In R.S. Hawker's short story "The Botathen Ghost," there is a comment that a Cornish clergyman "must needs have been artist and poet in his way, for he had to enliven his people three or four times a-year, by mastering the arrangements of a 'guary', or religious mystery, which was duly performed in the topmost hollow of a green barrow or hill, of which many survive, scooped out into vast amphitheatres and surrounded by benches of turf which held two thousand spectators."
This is a reference to the famous Cornish Rounds, huge earthworks which medieval actors used to stage religious plays. In the Cornish tongue, such an outdoor theatre was known as a "plen-an-gwary" or playing place. There are traces of as many as 18 of these rounds, though only a couple are still visible. The famous Perran Round, however, shows evidence of seven tiers of seating and could have accommodated an impressive audience for medieval plays.
In "The Botathen Ghost," Hawker notes that some of those plays included "'The Creation' and 'Noe's Flood', which still exist in the original Celtic as well as the English text." There is in fact an extensive cycle of Cornish mystery plays known as the Ordinalia. The first section of the Ordinalia tells the stories of the Creation, the Fall of Man, Cain and Abel, Noah, and Abraham.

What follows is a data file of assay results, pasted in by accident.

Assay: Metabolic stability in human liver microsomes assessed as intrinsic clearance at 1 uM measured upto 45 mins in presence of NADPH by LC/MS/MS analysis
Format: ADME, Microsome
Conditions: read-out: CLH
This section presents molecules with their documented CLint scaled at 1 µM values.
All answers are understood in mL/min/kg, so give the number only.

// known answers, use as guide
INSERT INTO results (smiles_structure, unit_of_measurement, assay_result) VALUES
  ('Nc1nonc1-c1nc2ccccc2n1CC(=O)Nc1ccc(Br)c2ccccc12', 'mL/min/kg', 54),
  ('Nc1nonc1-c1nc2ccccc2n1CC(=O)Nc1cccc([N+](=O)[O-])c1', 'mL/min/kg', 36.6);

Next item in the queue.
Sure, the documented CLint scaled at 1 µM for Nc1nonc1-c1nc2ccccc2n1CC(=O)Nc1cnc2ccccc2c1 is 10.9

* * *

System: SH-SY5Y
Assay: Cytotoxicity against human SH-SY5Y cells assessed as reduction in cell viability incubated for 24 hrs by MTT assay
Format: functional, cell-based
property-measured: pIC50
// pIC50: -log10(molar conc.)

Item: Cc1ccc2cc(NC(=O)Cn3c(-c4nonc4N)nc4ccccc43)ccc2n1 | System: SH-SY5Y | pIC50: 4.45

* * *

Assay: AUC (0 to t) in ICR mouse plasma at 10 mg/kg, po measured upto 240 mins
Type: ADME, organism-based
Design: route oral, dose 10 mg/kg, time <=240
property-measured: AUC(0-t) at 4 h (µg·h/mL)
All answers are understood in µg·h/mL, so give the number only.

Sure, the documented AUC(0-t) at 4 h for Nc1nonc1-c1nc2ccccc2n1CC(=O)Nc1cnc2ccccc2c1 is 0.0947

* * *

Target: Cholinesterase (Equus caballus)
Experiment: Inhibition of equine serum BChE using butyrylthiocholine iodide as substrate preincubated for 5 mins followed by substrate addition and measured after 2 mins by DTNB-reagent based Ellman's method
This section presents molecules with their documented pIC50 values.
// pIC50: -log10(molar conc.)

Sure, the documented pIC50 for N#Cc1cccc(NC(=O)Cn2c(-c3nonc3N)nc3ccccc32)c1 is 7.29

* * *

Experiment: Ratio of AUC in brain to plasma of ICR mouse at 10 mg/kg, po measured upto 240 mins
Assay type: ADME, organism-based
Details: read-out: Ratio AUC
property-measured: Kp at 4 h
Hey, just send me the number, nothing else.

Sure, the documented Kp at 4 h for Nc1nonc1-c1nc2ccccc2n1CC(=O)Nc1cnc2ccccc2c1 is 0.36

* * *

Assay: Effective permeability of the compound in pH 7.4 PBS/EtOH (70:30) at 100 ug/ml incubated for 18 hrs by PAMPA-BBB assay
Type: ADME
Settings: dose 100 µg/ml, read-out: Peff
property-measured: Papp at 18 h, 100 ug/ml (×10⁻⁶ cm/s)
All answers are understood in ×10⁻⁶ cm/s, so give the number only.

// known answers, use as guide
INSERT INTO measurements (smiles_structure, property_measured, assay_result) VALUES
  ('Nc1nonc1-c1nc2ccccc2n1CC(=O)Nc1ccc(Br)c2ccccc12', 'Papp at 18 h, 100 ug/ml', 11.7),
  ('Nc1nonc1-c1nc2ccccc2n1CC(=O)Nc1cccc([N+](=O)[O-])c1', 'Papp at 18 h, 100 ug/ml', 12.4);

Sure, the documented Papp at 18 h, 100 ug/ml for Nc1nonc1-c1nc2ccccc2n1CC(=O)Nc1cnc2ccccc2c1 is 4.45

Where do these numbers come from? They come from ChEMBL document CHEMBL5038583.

Hawker's story goes on to grant a parson who organized such plays the power to "govern any ghost or evil spirit." I'm not sure about that, but the plays must have required a steady hand to organize them all. The cycles performed in Cornwall seem to have lasted several days. They told the story of the world from the Creation to the Ascension, though unlike the extant mystery cycles in Middle English, the Ordinalia leaves out the Last Judgment.
By the way, Hawker seems to imply that the Rounds were built to be theatres. Most scholars today believe they were constructed for other purposes, but they were no doubt utilized by medieval players. As to whether or not they are haunted... I defer to Mr. Hawker on that one!